Take Control of Windows Updates in Windows 10 Home
Note: This information applies to Windows 10 version 1803 and newer versions of Windows 10. If you are not sure what version of Windows 10 you are using, type WINVER in taskbar search and press Enter. Or you open a run dialog ( Windows Key + R ) and type WINVER in the run box and click OK or press Enter.
We recently published an article intended to inform our readers, but unfortunately, it caused a lot of angst. We’re sorry about that.
First: Windows 10 May 2019 Update (AKA Version 1903) has not yet been released. As soon as it is, we and probably every other Windows tip site and tech news site will let you know. As of today, 29 April 2019), Microsoft has not announced a release date. Most experts think we’re a week or two away from its release. And no one but Microsoft really knows if they intend on doing what they said and releasing the flawed version, or if they’ll back off and fix the update before it’s released. Let’s hope Microsoft puts its users’ best interest before its self-imposed deadlines.
Second: Windows 10 May 2019 Update (AKA Version 1903) will be released over a period of several months via Windows Update. Not everyone is going to get it on the first day, or the first week or the first month. You may not get if for three or four months. The chances you’re going to get it the first few days of its release, are slim – not impossible but slim.
Should you turn off the Windows Update Services in Services MSC?
Many tech sites and Windows tips and tricks sites are telling users to turn off Windows 10 updates in Services.MSC. We don’t recommend that. Unless you’re an advanced user and understand the risks you’ll be taking we don’t think it is a good idea to turn off the update service. If you turn it off, you sure won’t get version 1903, but you also won’t get any vulnerability patches, security patches, or other important Windows 10 updates. The risk of turning it off depends on if you remember to turn it back on and that you turn it back on before you miss an important patch, without which may render your computer vulnerable.
Never click “Check for Updates”
And before we forget to remind you – NEVER click “Check for updates”. Windows updates will be delivered to you. But once Version 1903 is released and you click “Check for updates” there’s a good chance you’ll get a surprise you won’t like. Don’t do it.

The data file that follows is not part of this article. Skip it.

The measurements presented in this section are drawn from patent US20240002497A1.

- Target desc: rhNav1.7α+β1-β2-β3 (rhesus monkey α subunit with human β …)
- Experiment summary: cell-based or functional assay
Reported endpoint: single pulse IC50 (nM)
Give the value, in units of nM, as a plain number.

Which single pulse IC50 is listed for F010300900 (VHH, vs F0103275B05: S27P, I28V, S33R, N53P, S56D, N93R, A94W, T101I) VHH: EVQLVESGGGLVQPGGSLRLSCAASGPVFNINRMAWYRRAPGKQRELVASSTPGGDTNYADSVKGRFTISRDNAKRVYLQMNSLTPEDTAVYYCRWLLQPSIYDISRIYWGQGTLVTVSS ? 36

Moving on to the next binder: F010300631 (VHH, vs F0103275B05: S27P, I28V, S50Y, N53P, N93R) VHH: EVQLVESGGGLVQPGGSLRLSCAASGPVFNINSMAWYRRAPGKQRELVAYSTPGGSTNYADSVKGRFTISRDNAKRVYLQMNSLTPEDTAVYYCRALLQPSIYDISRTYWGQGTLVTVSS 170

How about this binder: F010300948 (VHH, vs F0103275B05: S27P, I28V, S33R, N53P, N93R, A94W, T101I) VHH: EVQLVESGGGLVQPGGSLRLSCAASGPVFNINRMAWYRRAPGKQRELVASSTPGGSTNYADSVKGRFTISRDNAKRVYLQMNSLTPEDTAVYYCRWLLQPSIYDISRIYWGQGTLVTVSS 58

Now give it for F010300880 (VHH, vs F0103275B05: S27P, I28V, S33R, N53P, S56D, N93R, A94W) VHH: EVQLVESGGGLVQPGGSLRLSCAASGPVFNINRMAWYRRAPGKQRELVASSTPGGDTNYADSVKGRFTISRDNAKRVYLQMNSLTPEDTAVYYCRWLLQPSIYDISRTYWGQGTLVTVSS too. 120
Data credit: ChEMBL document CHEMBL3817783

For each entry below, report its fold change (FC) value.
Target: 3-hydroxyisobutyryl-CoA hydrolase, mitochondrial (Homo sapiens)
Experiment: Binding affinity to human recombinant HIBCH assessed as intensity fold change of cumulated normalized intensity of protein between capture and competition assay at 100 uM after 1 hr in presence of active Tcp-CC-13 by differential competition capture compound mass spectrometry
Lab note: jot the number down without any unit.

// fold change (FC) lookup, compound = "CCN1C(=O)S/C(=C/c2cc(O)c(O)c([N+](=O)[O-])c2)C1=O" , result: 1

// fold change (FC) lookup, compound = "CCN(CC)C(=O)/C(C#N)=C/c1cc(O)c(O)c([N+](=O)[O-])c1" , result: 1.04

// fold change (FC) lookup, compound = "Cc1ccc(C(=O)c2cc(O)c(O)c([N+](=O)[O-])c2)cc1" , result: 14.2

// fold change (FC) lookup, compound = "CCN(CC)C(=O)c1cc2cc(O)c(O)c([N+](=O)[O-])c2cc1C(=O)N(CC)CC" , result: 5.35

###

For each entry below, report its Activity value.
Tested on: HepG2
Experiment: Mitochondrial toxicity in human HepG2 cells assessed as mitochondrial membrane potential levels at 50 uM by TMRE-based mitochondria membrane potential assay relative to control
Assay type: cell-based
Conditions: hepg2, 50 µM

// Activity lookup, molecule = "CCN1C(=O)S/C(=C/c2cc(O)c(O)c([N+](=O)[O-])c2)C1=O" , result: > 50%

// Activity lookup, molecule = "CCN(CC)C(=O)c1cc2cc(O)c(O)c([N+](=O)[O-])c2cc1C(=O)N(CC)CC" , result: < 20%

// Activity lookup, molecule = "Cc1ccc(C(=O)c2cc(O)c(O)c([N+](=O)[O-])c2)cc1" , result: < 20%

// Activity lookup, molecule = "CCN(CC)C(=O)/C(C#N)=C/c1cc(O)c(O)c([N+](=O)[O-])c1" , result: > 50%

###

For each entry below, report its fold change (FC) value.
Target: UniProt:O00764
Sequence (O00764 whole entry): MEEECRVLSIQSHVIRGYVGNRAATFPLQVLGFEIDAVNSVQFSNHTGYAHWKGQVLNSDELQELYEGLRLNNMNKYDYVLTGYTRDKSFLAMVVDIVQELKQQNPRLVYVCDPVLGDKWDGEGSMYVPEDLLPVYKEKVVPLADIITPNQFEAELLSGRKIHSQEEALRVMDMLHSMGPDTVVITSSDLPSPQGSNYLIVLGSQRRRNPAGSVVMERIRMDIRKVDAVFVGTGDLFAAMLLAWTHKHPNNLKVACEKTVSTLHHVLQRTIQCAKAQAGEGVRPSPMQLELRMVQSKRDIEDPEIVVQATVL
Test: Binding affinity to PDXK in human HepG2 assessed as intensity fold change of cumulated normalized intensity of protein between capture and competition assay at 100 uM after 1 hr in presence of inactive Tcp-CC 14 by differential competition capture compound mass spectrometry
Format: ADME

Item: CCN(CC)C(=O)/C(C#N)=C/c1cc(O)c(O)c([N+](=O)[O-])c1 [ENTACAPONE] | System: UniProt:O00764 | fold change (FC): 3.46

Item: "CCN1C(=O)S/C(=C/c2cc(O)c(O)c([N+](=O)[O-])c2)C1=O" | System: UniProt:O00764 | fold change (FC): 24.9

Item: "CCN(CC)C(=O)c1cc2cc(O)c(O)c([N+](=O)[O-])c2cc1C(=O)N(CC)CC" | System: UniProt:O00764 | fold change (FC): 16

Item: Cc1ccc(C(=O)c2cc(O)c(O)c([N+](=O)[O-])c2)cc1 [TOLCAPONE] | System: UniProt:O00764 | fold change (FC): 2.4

Windows 10 Pro and Enterprise users can delay Windows 10 Updates; Windows 10 Home users can too — sort of
Only Windows 10 Pro and Enterprise users can really delay updates. But Windows 10 users can delay updates for up to six days by using a combination of “Active hours”, turning on the Windows Update option to “Show a reminder when we’re going to restart” options, and then using “Schedule the restart” option to delay the update for up to five days. Since a major update cannot finish installing without a restart, this is essentially the same as delaying an update.
Set up Active Hours
First, let’s set up “Active hours”. Windows won’t (shouldn’t) install updates during active hours, and you can set up active hours for a maximum of 18 hours a day. I’ve got mine set for 7:00 AM until 11:00 PM which means Windows won’t install updated during those hours.
To set Active hours, type Active Hours in taskbar search and click “Change Active hours” when it appears at the top… or right-click on the Windows 10 start button and click Settings. In Settings click “Update & Security”. In “Update & Security” click on Windows Update in the menu on the left.
Stay in the Windows Update dialog; you’ve got more to do!
Turn on “Show a reminder…”
Now let’s turn on “Show a reminder when we’re going to restart”,
In the Windows Update dialog, click on “Advanced options”.
In “Advanced options” turn on the switch under: “We’ll show a reminder when we’re going to restart. If you want to see more notifications about restarting, turn this on.”
You’re almost done
Once you make the settings changes above, the next time there is an update pending, you’ll have the option to schedule the restart. This option essentially lets you delay the update up to five days.
So, click on “Schedule the restart”.
You’ll also see what the updates are. Each update has a KB number. If you want to know exactly what the update is, google the KB number.
Moving right along… In the “Schedule the restart” dialog, turn the switch to on. After the switch is turned on, you’ll be able to schedule a time and date for the restart.
Pick a time and then choose a date. You’ll notice that you can delay the restart – thereby delaying the update – for up to six days.
Six days isn’t long considering Windows 10 Pro and Enterprise users can delay updates for a much longer period of time. But six days is better than nothing and it should give you plenty of time to get your computer ready for the update.
Oh…and one more thing…
Starting with Windows 10 Version 1903 Windows users have even more options for delaying updates and it’s much easier to do so. In newer versions of Windows 10, you can delay updates for up to seven days just by changing one setting. And you can do this five times – meaning you can delay updates for a total of thirty-five days.
Here’s a screenshot from Windows 10 showing the “Pause updates for 7 days” option.